Source: The Free Lance-Star – 25 Feb 1946
Counting the known cards in a suit held by various players, next adding their amounts together and then subtracting that total from 13—that simple process constitutes about half of the entire procedure known as “card reading.” By doing that you sometimes can tell positively that a certain player holds a singleton ace, king or queen. You can then cash in on that information by dropping a lower honor with a higher one or by using a small card to forte out an ace, thereby saving your own secondary high cards.
Dealer: East. Neither Vul
|Q J 6 4
Q J 7 5
Q 9 7 3 2
|8 7 3 2
K 10 6 5
10 4 3 2
|K 10 9 5
A 7 3
A J 10 5
Q J 9 8 4 2
A 9 6
K 6 4
Identical bidding came on this deal at two tables of a duplicate tournament, and in each case West led the2. Both declarers played theQ from dummmy to tempt a cover by the K. At one table East fell for that, and theA killed his honor.
Next that declarer led theQ to theK and the2 came back, bringing theJ,K and A The6 was led to theQ and theJ brought a discard of South’s last diamond.
The5 was ruffed by East’s7 and over-ruffed by the8. South then reckoned thus: “West surely had four hearts for his double, I have six, so that leaves no more than three for East, to have bid as he did, he must have had theA, which would now be singleton, since he has played hearts to two tricks.”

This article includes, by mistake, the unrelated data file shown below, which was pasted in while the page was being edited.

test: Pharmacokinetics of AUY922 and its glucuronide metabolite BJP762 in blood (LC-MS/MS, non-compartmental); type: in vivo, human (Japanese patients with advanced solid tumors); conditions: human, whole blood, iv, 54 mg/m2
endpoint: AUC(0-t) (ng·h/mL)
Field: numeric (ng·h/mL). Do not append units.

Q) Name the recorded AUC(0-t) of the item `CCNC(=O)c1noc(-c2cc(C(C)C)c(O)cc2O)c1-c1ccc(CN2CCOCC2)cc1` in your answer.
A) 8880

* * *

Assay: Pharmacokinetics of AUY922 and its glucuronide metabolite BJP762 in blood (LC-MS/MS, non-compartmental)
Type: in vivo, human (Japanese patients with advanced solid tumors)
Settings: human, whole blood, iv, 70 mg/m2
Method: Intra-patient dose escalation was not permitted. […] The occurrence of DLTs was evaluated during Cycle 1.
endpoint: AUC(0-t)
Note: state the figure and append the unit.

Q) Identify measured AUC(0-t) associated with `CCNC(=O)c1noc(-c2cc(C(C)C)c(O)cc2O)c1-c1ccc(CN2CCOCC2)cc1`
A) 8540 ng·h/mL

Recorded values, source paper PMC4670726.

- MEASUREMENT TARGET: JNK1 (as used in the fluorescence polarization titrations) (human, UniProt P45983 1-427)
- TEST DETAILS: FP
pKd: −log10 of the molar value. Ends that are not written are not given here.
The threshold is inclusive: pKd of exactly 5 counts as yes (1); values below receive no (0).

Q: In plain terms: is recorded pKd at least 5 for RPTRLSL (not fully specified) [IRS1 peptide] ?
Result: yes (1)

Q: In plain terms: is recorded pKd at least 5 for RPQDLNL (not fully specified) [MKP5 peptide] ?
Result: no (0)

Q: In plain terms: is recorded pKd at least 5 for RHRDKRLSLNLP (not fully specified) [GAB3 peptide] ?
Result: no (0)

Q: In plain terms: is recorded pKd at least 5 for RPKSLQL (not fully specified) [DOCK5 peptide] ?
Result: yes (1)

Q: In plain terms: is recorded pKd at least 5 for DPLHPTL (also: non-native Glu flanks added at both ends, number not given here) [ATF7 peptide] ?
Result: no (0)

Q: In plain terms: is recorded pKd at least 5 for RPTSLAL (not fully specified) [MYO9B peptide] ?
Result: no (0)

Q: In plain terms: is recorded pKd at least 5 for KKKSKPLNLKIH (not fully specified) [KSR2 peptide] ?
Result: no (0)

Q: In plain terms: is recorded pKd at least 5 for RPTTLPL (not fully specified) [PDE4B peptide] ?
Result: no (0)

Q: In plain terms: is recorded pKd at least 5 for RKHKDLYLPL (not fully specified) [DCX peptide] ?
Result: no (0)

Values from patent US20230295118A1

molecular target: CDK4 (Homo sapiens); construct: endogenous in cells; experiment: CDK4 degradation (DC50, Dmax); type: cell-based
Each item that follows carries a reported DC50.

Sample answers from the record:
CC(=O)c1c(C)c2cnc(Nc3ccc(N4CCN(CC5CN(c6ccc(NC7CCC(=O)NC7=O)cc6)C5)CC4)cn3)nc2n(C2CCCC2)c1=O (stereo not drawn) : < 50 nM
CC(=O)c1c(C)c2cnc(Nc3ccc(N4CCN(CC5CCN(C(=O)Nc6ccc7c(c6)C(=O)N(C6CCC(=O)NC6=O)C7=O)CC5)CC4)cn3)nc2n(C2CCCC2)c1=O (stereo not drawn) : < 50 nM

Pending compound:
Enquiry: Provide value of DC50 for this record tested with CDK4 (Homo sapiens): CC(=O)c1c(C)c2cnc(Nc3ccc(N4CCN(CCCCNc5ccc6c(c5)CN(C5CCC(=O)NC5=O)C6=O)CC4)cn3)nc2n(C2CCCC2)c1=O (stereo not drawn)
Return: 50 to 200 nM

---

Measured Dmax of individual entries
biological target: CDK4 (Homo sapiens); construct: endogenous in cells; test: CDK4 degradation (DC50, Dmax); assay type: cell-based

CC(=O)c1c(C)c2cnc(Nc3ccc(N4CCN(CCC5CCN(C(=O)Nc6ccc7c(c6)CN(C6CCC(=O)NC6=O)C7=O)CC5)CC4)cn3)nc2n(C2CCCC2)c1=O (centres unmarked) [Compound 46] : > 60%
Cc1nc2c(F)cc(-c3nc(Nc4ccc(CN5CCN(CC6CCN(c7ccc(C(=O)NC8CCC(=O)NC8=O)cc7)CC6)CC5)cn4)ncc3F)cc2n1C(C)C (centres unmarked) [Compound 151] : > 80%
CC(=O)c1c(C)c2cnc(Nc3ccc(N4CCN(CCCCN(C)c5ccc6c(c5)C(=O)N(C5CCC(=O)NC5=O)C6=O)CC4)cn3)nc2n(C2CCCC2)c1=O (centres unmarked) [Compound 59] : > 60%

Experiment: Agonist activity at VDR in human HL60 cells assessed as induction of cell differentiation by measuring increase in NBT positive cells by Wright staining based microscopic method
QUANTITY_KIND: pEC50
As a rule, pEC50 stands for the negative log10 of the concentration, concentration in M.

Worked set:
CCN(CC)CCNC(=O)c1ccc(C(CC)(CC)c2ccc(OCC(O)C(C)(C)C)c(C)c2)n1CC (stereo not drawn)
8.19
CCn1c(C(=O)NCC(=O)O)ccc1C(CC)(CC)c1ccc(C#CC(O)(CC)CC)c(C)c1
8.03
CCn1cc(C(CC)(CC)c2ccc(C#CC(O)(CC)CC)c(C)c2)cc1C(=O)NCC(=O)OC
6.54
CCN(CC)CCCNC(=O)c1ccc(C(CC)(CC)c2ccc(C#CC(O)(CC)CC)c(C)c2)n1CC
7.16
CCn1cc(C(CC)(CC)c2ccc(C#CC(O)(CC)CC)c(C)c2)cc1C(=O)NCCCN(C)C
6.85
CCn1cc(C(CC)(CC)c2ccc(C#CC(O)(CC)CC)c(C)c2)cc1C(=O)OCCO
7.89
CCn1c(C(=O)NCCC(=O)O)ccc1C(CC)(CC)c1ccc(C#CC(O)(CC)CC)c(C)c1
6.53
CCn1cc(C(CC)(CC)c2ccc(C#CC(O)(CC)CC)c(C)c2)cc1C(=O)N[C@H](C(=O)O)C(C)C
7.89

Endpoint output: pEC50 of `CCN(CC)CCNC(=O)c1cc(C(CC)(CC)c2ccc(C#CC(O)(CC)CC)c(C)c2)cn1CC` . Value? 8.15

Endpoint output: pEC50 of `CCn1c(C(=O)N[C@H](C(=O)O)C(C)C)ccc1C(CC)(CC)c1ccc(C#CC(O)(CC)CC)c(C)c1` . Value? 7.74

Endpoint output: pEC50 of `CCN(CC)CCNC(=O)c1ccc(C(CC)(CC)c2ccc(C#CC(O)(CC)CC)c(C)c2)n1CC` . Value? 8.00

So he led his2 not hisJ, and forced out theA. East scored theA, and led the5 for West to ruff. The8 return was ruffed by the4. The conserved7 now dropped the 10, and the last two tricks were taken by the9 andK.
At the other table, S. Garton Churchill a fine defensive player in the East read the2 lead as showing exactly four cards, with South having just one. This he was sure would be theA because West would have led theA if he had it. So when theQ was played from dummy, Churchill played low. That enabled him to prevent a diamond discard later on theJ and beat the contract_.